A hose barb portion 30 on the opposite side 24 of each of the fitting means 20 is also provided and is designed to be insertable into the end of said hose 16 before clamping the hose 16 to the hose barb portion 30. At least two o-ring grooves 32 are provided in the hose barb portion 30 for receiving respective o-rings 34 into said grooves 32 before clamping.
Clamping is facilitated with the providing of clamp positioner means 36 extending from an intermediate location 38 on the fitting means 20 to a predetermined length so as to extend over the hose barb portion 30. The clamp positioner means 36 has grooves 40 aligned over each of said o-rings 34. Generally, the clamp positioner means 36 is a U-shaped bracket member 42 made from flat stock. The bottom of the bracket member 42 has a C-shaped flat ring 44 for rotatable snap insertion around a groove 46 located at the intermediate location 38. The grooves 40 aligned over the o-rings 34 are formed by indentation in the flat legs 48 of the U-shaped bracket member 42. Legs 48 extend from near the respective ends of the C-shaped flat ring 44. Aeroquip has a commercially available E-Z Clip fitting combination product that incorporates the clamp positioner means 36 feature of the present invention. The E-Z Clip features are also described in more detail in Aeroquip owned U.S. Pat. No. 6,101,162 issued Jan. 4, 2000 to Grau et al.
After insertion of the barb portion 30 into the hose 16, a clamp 50 is moved over and around each of the clamp positioner means grooves 40 and the clamps 50 are then crimped for sealingly engaging the hose 16 to the hose barb portion 30.
To further describe fitting means 20, it is effectively a fitting 20 for connecting a refrigerant low pressure or high pressure line 18 a, 18 b on an outdoor compressor/condenser unit 12 a or on an indoor evaporator unit 12 b to a hose line 16. It is generally an elongate hollow tube 52 with a generally internal cylindrical shape 54. One end or side 22 of the elongate hollow tube 52 may alternatively be dimensioned externally for socket welding into a flare connector 18 c on the outdoor compressor/condenser unit 12 a and the indoor evaporator unit 12 b refrigerant lines 18 d, or dimensioned internally for receiving and socket welding a straight tube refrigerant line 18 d without a flared end connector 18 c into said one end 22 of said elongate hollow tube 52.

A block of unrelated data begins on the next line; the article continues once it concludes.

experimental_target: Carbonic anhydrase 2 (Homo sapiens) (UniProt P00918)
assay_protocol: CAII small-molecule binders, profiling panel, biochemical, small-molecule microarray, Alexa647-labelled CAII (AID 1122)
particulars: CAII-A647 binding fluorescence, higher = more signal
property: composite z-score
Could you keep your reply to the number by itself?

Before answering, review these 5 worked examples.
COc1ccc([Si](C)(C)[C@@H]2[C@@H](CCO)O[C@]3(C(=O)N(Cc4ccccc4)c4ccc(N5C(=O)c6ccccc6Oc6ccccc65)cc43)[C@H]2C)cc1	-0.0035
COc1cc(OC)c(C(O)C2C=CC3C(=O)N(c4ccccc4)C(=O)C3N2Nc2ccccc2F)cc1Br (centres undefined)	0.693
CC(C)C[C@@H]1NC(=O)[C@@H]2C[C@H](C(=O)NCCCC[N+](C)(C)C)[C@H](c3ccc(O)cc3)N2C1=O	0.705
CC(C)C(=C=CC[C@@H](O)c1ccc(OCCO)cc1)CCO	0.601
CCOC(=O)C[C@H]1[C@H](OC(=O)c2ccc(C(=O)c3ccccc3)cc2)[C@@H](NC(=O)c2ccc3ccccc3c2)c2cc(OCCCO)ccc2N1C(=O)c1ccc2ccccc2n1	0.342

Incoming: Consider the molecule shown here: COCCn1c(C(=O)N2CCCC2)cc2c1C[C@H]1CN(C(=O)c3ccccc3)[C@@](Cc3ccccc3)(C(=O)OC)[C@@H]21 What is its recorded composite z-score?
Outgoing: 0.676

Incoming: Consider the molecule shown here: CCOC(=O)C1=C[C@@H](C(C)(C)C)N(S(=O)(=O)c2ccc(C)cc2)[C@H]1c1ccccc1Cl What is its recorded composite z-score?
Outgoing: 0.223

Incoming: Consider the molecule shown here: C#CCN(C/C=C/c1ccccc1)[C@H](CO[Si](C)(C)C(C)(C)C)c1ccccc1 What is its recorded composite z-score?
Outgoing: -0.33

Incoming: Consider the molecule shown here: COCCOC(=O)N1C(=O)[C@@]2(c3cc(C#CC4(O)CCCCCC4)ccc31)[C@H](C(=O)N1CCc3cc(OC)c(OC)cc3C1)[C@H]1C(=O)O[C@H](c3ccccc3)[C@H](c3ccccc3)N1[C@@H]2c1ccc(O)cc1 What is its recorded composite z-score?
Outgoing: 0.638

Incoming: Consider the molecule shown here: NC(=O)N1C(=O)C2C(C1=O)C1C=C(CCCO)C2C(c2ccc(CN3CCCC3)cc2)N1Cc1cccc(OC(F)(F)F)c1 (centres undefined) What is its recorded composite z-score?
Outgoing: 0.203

An opposite end or side 24 of said elongate hollow tube 52 has a hose barb portion 30 described above along with the clamp positioner means 36 also described above.
It is understood that any o-rings used in the present invention are designed for exposure to refrigerant materials and such materials are known by those skilled in the refrigeration industry. Similarly, as previously mentioned, commercially available hoses made by some companies such as Aeroquip are also suitable for use in the invention.
Typical anticipated sizes of refrigerant lines would require ⅜ inch hoses and fittings for high pressure refrigerant lines and ⅞ inch hoses and associated fittings for low pressure refrigerant return lines. Other sizes are contemplated to be within the scope of the invention depending on federal, state, local and various standards required in such installations.
To generally summarize the relatively simple method of installing new refrigerant lines, a service technician need only run the high pressure and low pressure hoses between the units; remove the flared end of the copper tube for each line at each unit; clean the exterior surface of the cut end and the interior surface of the new fitting; insert the fitting over the tube until it stops; solder or braze the formed socket connection; install the o-rings on the hose barb portion and two clamps over the hose; insert the hose barb portion with its o-rings into the hose end and clamp the hose by crimping each clamp.
It should be understood that the preceding is merely a detailed description of one or more embodiments of this invention and that numerous changes to the disclosed embodiments can be made in accordance with the disclosure herein without departing from the spirit and scope of the invention. The preceding description, therefore, is not meant to limit the scope of the invention. Rather, the scope of the invention is to be determined only by the appended claims and their equivalents.
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|Citing Patent||Filing date||Publication date||Applicant||Title|
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|US20140015247 *||Mar 27, 2012||Jan 16, 2014||Marco Sorbi||Connector for flexible hoses|
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|U.S. Classification||29/890.144, 285/241, 285/242, 285/256, 29/890.14, 29/508|
|International Classification||F24F1/00, F25B41/00|
|Cooperative Classification||Y10T29/49435, Y10T29/49428, Y10T29/49913, F24F1/26, F25B41/003, F16L33/02, F24F1/32, Y10T29/49396, F24F1/34|
|European Classification||F24F1/26, F24F1/34, F24F1/32, F16L33/02, F25B41/00C|
|Nov 6, 2002||AS||Assignment|
Owner name: ICO, FLORIDA
Free format text: ASSIGNMENT OF ASSIGNORS INTEREST;ASSIGNORS:ST. JAMES, MICHAEL H.;HOLTMAN, MARK R.;REEL/FRAME:013488/0315
Effective date: 20021002
|Nov 9, 2007||FPAY||Fee payment|
Year of fee payment: 4
|Mar 26, 2012||REMI||Maintenance fee reminder mailed|
|Aug 10, 2012||LAPS||Lapse for failure to pay maintenance fees|
|Oct 2, 2012||FP||Expired due to failure to pay maintenance fee|
Effective date: 20120810